In this update we discuss the decision of the English High Court on a number of preliminary issues in the case of Travelport Limited and others v WEX Inc1 which was handed down earlier this week.
The dispute concerns the issue of whether or not the occurrence of the global COVID-19 pandemic engaged the material adverse effect ("MAE") provisions in an SPA in the context of a US$1.7 billion transaction, and therefore whether the purchaser under the SPA is entitled to back out of the deal.
In advance of determining whether or not the purchaser was entitled to do so, it was necessary for the court to consider (as a preliminary issue) the basis against which the two target companies' financial condition should be measured, in order to assess whether or not they had suffered a MAE. In resolving this, the Court drew on academic commentary and case law from both the English and Delaware Courts and gave valuable guidance regarding the starting point for interpreting MAE and material adverse change ("MAC") provisions in the context of COVID-19.
WEX Inc. (the "Defendant") entered into an SPA, pursuant to which it was to acquire the entire share capital of eNett International (Jersey) Limited ("eNett") and Optal Limited ("Optal") (both travel payment providers) for a total consideration of approximately US$1.7 billion from the selling shareholders (the "Claimants").
The SPA was entered into on 24 January 2020 and the parties then proceeded towards closing of the transactions contemplated by the SPA.
Section 8.2 of the SPA set out the "Conditions to Purchaser's Obligation to Close". Section 8.2(d) in particular stated:
"Since the date of this Agreement there shall not have been any Material Adverse Effect and no event, change, development, state of facts or effect shall have occurred that would reasonably be expected to have a Material Adverse Effect".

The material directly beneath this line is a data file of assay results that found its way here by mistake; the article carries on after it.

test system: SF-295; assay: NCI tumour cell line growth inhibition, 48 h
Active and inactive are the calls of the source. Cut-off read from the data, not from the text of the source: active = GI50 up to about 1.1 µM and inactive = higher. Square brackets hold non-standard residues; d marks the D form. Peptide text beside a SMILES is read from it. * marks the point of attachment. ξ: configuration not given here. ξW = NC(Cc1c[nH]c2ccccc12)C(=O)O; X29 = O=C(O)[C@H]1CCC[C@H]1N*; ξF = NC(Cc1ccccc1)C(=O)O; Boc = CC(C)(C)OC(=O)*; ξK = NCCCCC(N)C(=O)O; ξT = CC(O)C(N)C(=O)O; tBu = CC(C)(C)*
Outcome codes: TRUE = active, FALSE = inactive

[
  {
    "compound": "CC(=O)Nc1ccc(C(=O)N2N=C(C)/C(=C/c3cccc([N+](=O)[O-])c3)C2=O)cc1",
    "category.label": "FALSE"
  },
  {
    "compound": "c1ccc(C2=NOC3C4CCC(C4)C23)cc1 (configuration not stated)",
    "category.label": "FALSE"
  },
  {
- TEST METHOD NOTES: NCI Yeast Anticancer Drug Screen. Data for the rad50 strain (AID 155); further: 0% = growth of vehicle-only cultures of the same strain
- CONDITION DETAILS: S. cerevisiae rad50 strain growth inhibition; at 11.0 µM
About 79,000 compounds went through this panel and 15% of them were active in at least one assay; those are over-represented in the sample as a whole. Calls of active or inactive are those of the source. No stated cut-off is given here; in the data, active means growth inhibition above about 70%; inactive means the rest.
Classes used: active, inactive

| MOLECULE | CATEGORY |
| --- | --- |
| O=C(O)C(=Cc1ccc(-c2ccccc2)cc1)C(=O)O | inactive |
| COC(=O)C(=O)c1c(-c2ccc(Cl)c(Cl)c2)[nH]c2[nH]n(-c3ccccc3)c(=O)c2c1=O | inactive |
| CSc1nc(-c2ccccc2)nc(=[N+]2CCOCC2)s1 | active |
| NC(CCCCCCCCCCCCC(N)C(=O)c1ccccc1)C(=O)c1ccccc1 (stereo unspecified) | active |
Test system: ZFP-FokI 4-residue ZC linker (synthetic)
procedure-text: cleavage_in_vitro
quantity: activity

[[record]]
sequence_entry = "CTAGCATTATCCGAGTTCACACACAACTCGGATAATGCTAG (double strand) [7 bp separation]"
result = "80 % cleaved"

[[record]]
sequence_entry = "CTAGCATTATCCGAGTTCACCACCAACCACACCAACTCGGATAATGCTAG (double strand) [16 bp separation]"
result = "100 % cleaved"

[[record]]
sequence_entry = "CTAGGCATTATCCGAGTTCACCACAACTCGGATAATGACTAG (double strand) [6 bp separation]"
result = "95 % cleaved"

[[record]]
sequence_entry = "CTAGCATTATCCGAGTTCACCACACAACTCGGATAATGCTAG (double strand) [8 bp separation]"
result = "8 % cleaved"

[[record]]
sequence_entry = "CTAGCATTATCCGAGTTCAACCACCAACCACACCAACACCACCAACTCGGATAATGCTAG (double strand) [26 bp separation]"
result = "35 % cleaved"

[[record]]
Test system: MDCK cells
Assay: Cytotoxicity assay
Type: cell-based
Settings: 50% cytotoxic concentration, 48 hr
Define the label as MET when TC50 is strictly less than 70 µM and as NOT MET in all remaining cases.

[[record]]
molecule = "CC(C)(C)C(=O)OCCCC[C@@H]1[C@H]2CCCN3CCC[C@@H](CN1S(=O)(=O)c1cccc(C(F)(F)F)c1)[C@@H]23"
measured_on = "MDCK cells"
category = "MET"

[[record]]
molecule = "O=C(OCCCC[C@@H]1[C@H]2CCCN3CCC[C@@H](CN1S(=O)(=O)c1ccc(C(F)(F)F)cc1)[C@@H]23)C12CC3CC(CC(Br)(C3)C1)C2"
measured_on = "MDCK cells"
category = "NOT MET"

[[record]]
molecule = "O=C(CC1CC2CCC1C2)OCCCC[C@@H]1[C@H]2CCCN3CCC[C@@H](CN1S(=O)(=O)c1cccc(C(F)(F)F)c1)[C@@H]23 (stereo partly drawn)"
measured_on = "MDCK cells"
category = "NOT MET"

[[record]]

The term "Material Adverse Effect" was defined in the SPA in a relatively complicated structure, consisting of: (i) the definition of MAE; (ii) the "carve-outs"; and (iii) the exceptions to the "carve-outs" – a structure which is commonly used in US agreements. The effect of the clause was that the Defendant could assert that eNett or Optal had been subject to a MAE if conditions resulting from the pandemic cause a disproportionate effect on either of the eNett or Optal Groups, each taken as a whole, as compared to other participants in the industries in which either of eNett or Optal (or their respective subsidiaries) operate.
On 4 May 2020, the Defendant sent a letter to the Claimants to give notice that there had been a MAE within the definition of the SPA due to "conditions resulting from the SARS-CoV-2 pandemic" – and as a result the condition to closing in Section 8.2(d) of the SPA had not been met. Consequently the Defendant was not obliged to effect the transaction as contemplated by the SPA.
The Claimants denied that there had been a MAE and issued proceedings against the Defendant, seeking declarations that:
- No MAE had occurred within the meaning of the SPA;
- Nothing had occurred which negatives the condition provided for in Section 8.2(d) of the SPA.
The Claimants' position was that eNett's and Optal's financial condition should be measured against the travel payment industry, whereas the Defendant's position was that it should be measured against the broader payments market.
This was a fundamental issue because the answer to the question of whether or not the pandemic had caused eNett and Optal to suffer disproportionately (as compared against its industry competitors) was likely to be very different depending on whether one measured their performance against the (narrow) travel payment industry, or the (far broader) payments industry.
The preliminary issues hearing took place last month before Mrs Justice Cockerill and judgment was handed down earlier this week.
In her judgment, Cockerill J. held that the court should consider eNett and Optal's financial condition against the broader payments market when assessing whether eNett and Optal had been subject to a MAE, and held that there was no "travel payments industry" against which to assess the impact of the pandemic on the companies.
In reaching this decision, Cockerill J. considered how the MAE clause should be interpreted and the cases where MAE and MAC clauses had been considered. In particular, the judge noted that the leading English authority on this point was that of Grupo Hotelero Urvasco v Carey Value Added2 - where this firm acted for the Defendant.
However, due to the fact that "there is a dearth of relevant English authority" on MAE/MAC clauses, the judge also considered in detail the more developed body of US decisions (particularly from the Delaware Court) concerning MAE/MAC clauses. In that regard, Cockerill J. noted that: